Maika Monroe On Being a Badass, ‘The Guest’

By @BJ_Boo
Maika Monroe On Being a Badass, ‘The Guest’

In Adam Wingard and Simon Barrett’s The Guest, their genre-blending follow-up to 2013’s You’re Next,  Dan Stevens plays an ex-soldier who ingratiates himself into the family of one of his fallen comrades. With his good looks and Southern charm, he’s got everyone under his spell; when he begins to intervene in the family’s personal affairs–sometimes with fatal results–daughter Anna (Maika Monroe) begins to suspect the new family friend has darker motives than he’s letting on.

In a quick conversation with Monroe, we talk about working with Stevens, Wingard, and Barrett; how Stevens’ performance inspired her to be a badass herself; choosing the right roles in her young career; defining Anna’s strength; and more. The Guest is out in theaters now. Check out our review, here.

The Guest

Dan has such an icy stare in the movie. What’s it like to be on the other side of it?
Maika: I know who Dan really is–he’s not anything like his character. It was fun acting with him and trying to take him seriously, but I knew that once they called “cut” he’d go back to being goofy Dan. It really wasn’t as scary as it is for the audience [laughs]

Adam and Simon have a lot of fun playing with genre tropes, like the scene where you catch Dan coming out of the shower. We’ve seen this stuff a million times, but the way it’s done in this film stands out.
Maika: I think Adam has a specific style that’s so different from your typical horror movie. It’s such a mix of scariness, thrills, ’80s throwbacks, and comedy. An actor like Dan, who [you wouldn’t think would] necessarily fit into the role, blows everyone away, and it all creates something different than everyone expects.

There’s a very particular kind of humor to Adam and Simon’s movies that I can’t really put my finger on. Can you define what their brand of comedy is?
Maika: Oh my gosh, I have no idea! [laughs] Have you talked to both of them?

I have.
Maika: They have their own sense of humor. They’re hysterical, but I really don’t know what it is! It’s really nice on set because Adam’s very hands-on. He’s right there. I really like that in a director.

Much like Dan, you career is still very young. Your track record is great so far. Talk about choosing these projects and defining your legacy as you go.
Maika: I love my job. I don’t ever want to be doing something for no reason. As far as reading scripts goes, I really look at the character and make sure it’s something I want to do. You’re Next was amazing. Really different. I like pushing myself and exploring new ground, and I’d really never done anything like [The Guest] before. After meeting Adam and Simon I thought, “I definitely have to do this.”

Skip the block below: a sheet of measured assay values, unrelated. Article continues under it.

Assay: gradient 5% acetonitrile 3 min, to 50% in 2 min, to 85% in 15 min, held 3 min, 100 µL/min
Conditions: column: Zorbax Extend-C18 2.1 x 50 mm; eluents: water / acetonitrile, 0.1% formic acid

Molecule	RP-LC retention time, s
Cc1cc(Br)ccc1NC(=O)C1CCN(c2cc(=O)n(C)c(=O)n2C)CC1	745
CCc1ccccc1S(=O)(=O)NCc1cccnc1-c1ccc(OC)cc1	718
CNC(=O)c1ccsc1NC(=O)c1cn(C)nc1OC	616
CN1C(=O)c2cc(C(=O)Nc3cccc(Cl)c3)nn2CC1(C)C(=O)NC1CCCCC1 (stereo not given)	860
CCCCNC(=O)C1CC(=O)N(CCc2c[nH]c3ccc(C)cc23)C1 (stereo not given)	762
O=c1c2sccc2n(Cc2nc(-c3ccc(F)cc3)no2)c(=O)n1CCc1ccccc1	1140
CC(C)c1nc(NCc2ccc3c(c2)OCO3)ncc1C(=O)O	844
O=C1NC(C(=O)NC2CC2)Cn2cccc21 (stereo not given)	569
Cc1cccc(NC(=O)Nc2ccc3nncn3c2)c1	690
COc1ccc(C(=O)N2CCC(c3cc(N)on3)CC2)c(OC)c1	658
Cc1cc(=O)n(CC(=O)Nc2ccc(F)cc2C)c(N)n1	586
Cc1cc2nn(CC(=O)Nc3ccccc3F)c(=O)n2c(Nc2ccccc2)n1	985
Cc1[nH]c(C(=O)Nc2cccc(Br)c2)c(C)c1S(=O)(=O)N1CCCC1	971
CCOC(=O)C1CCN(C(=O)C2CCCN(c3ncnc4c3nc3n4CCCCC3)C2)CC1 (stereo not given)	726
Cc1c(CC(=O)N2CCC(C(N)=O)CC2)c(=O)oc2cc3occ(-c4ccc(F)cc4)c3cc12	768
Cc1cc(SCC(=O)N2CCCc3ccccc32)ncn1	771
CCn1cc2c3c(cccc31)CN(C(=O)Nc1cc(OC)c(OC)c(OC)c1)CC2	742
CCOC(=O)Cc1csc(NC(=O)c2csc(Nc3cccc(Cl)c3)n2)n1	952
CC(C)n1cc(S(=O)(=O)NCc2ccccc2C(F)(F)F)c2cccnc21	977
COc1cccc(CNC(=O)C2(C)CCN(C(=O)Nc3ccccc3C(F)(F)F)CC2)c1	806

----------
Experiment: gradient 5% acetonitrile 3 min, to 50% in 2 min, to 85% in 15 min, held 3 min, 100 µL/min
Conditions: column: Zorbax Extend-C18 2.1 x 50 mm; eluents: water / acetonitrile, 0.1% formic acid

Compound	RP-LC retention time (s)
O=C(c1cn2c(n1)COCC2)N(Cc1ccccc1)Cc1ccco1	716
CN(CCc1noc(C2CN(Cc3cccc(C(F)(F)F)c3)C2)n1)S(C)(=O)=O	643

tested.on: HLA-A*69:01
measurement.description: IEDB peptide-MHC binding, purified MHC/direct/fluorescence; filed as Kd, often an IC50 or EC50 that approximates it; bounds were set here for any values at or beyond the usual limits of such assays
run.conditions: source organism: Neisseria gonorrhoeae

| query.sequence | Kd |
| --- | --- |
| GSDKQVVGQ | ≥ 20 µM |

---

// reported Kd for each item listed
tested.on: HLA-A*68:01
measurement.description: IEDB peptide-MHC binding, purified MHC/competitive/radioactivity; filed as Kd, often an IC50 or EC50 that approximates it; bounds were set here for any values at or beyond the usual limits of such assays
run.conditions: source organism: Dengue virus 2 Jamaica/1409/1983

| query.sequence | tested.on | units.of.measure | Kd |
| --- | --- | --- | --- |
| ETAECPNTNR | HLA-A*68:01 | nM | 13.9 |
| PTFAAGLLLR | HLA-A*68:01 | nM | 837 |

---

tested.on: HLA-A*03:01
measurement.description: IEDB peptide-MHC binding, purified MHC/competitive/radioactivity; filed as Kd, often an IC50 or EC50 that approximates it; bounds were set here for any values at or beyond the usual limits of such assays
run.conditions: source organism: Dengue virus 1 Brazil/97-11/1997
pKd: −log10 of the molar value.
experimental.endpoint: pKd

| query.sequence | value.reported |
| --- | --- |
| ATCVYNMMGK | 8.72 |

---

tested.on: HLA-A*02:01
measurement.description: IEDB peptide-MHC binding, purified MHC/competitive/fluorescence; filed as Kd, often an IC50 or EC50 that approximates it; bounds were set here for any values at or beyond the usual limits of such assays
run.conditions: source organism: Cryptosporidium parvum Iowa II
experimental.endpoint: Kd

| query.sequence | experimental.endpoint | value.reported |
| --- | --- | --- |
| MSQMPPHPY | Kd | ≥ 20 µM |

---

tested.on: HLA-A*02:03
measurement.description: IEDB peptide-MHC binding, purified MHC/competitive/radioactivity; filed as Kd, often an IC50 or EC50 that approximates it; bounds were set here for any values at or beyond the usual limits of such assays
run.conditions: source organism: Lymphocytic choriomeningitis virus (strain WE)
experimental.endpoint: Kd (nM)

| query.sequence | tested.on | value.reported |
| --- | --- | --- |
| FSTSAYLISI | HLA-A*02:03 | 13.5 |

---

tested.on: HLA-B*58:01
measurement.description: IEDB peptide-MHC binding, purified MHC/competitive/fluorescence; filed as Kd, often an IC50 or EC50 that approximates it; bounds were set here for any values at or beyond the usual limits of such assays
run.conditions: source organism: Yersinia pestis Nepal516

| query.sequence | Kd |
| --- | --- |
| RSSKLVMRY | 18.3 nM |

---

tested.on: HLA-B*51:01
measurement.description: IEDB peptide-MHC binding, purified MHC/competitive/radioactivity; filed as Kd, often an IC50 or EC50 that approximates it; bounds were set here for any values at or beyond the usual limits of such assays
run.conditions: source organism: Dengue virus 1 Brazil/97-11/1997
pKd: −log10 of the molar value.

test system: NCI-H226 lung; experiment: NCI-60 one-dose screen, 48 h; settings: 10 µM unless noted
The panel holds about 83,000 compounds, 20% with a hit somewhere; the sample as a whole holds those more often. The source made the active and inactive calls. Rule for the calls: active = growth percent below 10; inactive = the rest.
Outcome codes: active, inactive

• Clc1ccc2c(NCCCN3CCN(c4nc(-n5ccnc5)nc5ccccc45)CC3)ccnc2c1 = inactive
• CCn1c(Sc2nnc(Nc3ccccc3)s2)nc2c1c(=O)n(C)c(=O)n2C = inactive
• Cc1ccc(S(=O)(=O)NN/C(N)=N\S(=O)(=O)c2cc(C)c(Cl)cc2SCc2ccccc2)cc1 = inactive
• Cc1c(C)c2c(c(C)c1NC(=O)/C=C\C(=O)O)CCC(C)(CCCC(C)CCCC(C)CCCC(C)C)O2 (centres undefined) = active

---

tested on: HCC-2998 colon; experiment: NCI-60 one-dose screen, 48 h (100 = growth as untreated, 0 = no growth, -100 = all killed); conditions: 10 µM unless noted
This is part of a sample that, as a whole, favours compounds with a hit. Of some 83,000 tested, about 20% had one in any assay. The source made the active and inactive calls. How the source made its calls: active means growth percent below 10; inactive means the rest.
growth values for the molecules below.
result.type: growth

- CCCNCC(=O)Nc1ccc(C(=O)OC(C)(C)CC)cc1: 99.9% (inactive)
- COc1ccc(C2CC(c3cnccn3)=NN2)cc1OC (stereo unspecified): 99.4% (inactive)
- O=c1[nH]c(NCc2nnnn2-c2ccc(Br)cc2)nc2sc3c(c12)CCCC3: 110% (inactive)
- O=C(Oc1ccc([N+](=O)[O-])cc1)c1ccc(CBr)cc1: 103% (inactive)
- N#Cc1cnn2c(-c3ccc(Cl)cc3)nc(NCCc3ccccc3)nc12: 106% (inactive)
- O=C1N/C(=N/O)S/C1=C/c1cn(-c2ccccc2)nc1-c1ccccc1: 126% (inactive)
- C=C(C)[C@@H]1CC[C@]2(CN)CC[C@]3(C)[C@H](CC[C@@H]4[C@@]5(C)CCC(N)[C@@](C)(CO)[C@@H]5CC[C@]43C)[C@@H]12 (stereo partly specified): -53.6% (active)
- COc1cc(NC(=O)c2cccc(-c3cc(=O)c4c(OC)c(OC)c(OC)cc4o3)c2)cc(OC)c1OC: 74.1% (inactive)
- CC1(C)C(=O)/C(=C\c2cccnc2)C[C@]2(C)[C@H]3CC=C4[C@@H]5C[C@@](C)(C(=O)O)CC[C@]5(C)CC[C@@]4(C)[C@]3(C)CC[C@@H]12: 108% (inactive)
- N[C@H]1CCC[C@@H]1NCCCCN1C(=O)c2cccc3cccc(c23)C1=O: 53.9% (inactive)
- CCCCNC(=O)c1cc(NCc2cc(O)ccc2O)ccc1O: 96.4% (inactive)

Sharni Vinson’s character in You’re Next was such a strong female protagonist, and Anna is strong too, but in a different way. How would you describe Anna’s strength?
Maika: She kind of gets stronger and stronger throughout the film. By the end, she’s going against her family, going against everyone, as people are telling her she’s crazy. She sticks with her gut. You see her grow, and it’s cool to see an arc in a character like that.

You’ve worked with Dan on The Guest, and now you’re working on The Fifth Wave, in which you play a badass yourself. Do you find yourself looking at his performance as inspiration?
Maika: Oh, definitely. He just absolutely killed it. Coming from Downton Abbey, he couldn’t be more opposite from his character. How he carries himself in the film, his presence…yeah, I totally [take inspiration] from that. He’s incredible.

When you watch the film with different crowds, do you find each audience reacts differently to the film? Laugh here, gasp there…do you notice that stuff?
Maika: I don’t really notice. I’ve seen the film with a crowd about three times. Adam and Simon probably notice that. I have a really hard time watching myself. It’s hard to watch the film as a whole. I learn a lot from watching myself, but I can only watch it so many times before I start totally tearing myself apart. [laughs] I try to keep it to a minimum.

That’s interesting! You don’t get any enjoyment from watching yourself?
Maika: Oh god no! [laughs] It’s so hard! The first time I saw The Guest I saw it with an audience, and Dan and I were scared shitless.

The film’s marketing campaign is really cool. I love the poster of you standing behind Dan.
Maika: It’s so weird! Seeing double-decker buses go by with Dan and I on it is pretty cool, pretty badass.

And the poster’s pink!
Maika: I know! It’s really cool. Perfect for the film, too.

Absolutely. The part in the film where we see the most color is in the finale, in that haunted maze.
Maika: Part of the maze was built for the movie, but most of it was a real maze. This family in New Mexico makes this haunted maze every year, and it’s scary. They told us not to go off on our own because it’s massive. There were clowns, and I hate, hate hate clowns! The room with clowns was actually really scary.

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